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Practical and Professional Ethics Pre-Test

Module by: William Frey, Jose A. Cruz-Cruz. E-mail the authors

Summary: This module is designed to help you become aware of ethical issues that arise on a day-to-day basis in the context of practical and professional activities such as business, science, engineering, and computing. You will look at brief scenarios and then discuss how realistic they are, whether they portray ethical or unethical activities, and whether there is agreement or discord within your practical or professional community on these issues. This module was developed during a retreat funded by the National Science Foundation and held in Puerto Rico (NSF SBR-9810253). Its appearance in Connexions is part of the NSF-funded EAC (ethics across the curriculum) Toolkit, NSF SES 0551779.

Step 1: Individually evaluate the scenarios below using the following three questions:

  • Do you think this situation is common/realistic? Yes or No
  • Do you think this situation or activity is Ethical or Unethical?
  • In general would others agree with your answer to Q #2? Yes or No

A. Email Scenario

  • An employee uses his/her computer at work to send e-mails to friends and relatives.
  • Do you think this situation is common/realistic? Yes or No
  • Do you think this situation or activity is Ethical or Unethical?
  • In general would others agree with your answer to Q #2? Yes or No

B. Betting Pool

  • While reviewing e-mail messages a manager discoves someone using the company's e-mail system to operate a weekly betting pool.
  • Do you think this situation is common/realistic? Yes or No
  • Do you think this situation or activity is Ethical or Unethical?
  • In general would others agree with your answer to Q #2? Yes or No

C. Political Material

  • An employee sends political campaign material to individuals on her employer's/company's e-mail mailing list.
  • Do you think this situation is common/realistic? Yes or No
  • Do you think this situation or activity is Ethical or Unethical?
  • In general would others agree with your answer to Q #2? Yes or No

D. Computer Monitoring

  • A company occasionally uses software to monitor the productivity of its staff. It only uses the software to minitor employees throught to be wasting time.
  • Do you think this situation is common/realistic? Yes or No
  • Do you think this situation or activity is Ethical or Unethical?
  • In general would others agree with your answer to Q #2? Yes or No

E. Copying Software

  • An employee makes a copy of software fromwork and installs it on his/her home computer. No one uses the computer while he/she is at work, and the home computer is used only to finish projects from work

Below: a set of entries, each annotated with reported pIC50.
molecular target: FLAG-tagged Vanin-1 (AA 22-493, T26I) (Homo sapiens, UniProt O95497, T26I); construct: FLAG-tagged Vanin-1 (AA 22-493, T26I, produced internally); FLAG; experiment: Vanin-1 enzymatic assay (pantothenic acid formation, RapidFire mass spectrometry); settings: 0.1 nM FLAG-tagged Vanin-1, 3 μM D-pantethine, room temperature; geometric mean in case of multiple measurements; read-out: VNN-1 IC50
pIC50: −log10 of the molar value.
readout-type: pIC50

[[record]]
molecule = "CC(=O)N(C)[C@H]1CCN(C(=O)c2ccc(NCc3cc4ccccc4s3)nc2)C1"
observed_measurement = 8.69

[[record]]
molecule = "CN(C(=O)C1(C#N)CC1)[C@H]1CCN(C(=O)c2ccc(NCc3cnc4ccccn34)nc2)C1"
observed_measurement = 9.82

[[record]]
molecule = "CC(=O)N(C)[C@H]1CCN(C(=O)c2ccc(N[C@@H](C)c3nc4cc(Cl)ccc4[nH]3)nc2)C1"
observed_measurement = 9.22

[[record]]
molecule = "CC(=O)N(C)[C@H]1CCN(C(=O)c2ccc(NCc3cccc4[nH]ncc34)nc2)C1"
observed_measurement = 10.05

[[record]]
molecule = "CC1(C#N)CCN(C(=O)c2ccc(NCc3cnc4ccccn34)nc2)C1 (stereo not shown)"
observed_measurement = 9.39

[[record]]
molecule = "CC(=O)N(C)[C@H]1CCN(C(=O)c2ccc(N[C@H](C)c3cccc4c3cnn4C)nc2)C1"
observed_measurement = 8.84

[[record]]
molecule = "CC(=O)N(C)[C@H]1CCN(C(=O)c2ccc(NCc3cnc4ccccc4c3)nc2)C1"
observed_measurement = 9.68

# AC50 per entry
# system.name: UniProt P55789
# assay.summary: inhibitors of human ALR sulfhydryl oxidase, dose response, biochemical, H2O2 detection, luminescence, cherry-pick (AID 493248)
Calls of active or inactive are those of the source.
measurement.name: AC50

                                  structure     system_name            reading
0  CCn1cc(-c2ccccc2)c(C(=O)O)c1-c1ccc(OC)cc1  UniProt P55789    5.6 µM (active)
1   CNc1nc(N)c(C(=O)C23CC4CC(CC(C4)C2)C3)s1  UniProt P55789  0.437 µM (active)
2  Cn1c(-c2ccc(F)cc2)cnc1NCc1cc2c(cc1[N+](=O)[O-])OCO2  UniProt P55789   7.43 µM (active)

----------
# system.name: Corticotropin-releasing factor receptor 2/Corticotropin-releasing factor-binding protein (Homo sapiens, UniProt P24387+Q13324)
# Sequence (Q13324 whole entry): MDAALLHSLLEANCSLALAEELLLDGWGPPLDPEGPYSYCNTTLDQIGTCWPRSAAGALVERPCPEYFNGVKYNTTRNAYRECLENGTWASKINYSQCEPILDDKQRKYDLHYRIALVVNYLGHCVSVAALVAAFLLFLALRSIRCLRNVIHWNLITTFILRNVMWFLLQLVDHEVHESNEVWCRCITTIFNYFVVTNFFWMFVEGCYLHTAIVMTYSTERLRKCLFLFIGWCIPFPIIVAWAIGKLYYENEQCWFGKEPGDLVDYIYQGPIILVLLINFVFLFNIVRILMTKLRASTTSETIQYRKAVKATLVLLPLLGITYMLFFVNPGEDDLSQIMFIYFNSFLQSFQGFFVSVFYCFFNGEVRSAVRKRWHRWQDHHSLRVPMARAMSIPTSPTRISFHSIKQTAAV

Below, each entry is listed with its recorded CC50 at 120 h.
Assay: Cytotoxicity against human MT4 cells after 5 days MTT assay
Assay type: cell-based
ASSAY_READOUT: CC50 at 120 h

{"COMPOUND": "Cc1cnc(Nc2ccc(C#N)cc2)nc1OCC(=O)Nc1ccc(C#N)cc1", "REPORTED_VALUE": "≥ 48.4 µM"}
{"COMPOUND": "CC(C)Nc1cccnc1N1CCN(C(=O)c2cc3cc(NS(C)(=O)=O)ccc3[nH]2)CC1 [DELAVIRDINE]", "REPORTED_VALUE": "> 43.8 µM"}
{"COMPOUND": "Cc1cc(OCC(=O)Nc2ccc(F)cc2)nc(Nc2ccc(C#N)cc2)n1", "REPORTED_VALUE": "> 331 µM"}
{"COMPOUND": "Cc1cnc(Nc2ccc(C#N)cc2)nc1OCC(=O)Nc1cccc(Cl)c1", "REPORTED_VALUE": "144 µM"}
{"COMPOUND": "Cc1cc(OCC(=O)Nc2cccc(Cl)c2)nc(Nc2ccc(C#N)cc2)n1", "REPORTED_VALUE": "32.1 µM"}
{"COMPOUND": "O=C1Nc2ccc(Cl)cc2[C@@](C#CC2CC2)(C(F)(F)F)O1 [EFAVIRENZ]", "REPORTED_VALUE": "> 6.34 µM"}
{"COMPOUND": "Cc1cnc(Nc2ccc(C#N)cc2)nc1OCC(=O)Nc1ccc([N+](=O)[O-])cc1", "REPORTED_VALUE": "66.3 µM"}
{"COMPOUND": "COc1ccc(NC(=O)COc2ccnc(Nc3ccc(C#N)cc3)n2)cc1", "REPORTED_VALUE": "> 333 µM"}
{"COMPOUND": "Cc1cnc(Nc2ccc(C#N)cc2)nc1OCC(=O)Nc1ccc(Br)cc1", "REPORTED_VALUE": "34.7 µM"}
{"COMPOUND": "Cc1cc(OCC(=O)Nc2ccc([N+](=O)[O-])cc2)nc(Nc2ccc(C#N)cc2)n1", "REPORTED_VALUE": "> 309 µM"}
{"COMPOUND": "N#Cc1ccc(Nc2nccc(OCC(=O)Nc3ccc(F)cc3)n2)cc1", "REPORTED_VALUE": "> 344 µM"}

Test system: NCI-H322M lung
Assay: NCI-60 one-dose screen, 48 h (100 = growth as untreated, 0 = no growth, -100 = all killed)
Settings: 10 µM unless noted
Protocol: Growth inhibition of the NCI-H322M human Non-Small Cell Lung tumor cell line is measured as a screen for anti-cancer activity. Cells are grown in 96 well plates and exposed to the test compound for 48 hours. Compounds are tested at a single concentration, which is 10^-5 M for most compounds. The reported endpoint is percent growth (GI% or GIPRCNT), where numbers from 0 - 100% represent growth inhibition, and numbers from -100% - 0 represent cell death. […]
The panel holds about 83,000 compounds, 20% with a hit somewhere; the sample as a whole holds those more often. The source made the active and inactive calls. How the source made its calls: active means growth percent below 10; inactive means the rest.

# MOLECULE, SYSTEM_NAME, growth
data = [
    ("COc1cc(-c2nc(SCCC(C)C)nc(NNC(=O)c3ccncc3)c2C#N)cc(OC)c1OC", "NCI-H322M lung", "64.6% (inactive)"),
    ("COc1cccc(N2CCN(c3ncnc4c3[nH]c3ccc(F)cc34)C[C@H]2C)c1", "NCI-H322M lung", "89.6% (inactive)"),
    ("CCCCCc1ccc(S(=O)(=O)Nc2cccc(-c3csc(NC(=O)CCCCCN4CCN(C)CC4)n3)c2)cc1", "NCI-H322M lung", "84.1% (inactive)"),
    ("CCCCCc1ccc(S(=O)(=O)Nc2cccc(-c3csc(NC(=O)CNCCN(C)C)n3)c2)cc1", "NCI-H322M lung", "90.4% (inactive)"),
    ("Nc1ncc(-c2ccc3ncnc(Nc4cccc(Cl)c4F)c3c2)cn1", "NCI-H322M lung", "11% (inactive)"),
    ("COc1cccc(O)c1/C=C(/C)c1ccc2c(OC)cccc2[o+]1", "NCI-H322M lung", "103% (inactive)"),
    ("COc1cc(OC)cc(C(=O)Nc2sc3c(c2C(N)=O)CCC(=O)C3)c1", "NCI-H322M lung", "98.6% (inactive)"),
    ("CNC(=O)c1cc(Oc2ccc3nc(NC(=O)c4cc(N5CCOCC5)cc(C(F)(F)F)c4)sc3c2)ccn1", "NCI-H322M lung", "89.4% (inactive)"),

• Do you think this situation is common/realistic? Yes or No
  • Do you think this situation or activity is Ethical or Unethical?
  • In general would others agree with your answer to Q #2? Yes or No

F. Notebooks to Teachers

  • In order to improve public education, the government provides notebook computers to a large number of public school teachers.
  • Do you think this situation is common/realistic? Yes or No
  • Do you think this situation or activity is Ethical or Unethical?
  • In general would others agree with your answer to Q #2? Yes or No

G. Doing Homework

  • An employee uses his or her computer at work to complete a homework assignment for school.
  • Do you think this situation is common/realistic? Yes or No
  • Do you think this situation or activity is Ethical or Unethical?
  • In general would others agree with your answer to Q #2? Yes or No

Reference

  • Some scenarios are based on the textbook: Gary B. Shelly, Thomas J. Cashman, Misty E. Vermaat, Discovering Computers 2005: A Gateway to Information, Web Enhanced-Complete, Shelly Cashman Series, Course Technology: Boston, MA. p.589.

Step Two: Informally share or discuss your answers with the class

  • Use the space below to make notes

Step Three: Ethical Decision Making Guidelines--Four Informal Tests:

  • REVERSIBILITY: Would I think this a good choice if I were among those affected by it?
  • PUBLICITY: Would I want this action published in the newspaper?
  • HARM: Does this action do less harm than any available alternative?
  • FEASIBILITY: Can this solution be implemented given resource, interest, and technical constraints?
Table 1: Step Four: Divide into groups, re-evaluate the remaining scenarios using the above tests, then share or discuss your group's answers with the class.
Scenario Reversibility Publicity Harm Feasibility
A. (email)        
B. (Betting Pool)        
C (Political Material)        
D (Monitoring)        
E (Copying Software)        
F (Notebooks for Teachers)        
G (Homework)        
Figure 1: This media file contains the Pre-Test in MS Word format. It has been designed for Introduction to Computers classes and offers scenarios devoted to ethical issues that arise in computing.
Practical and Professional Ethics Pre-Test
Media File: Intro_Computers_Pre-Test.doc

The goal of this exercise is to help you become aware of the ethical issues that arise in computing on a day to day basis.

  • You now know how to recognize ethical problems in the real world
  • You are already in the habit of using ethical concepts and principles in your everyday thinking.
  • You have learned a series of ethics tests that will help you formulate and refine ethical arguments.
  • Continue thinking about how ethical issues arise in the real world. Included with this module are some links designed to help you continue to reflect about ethics in computing.

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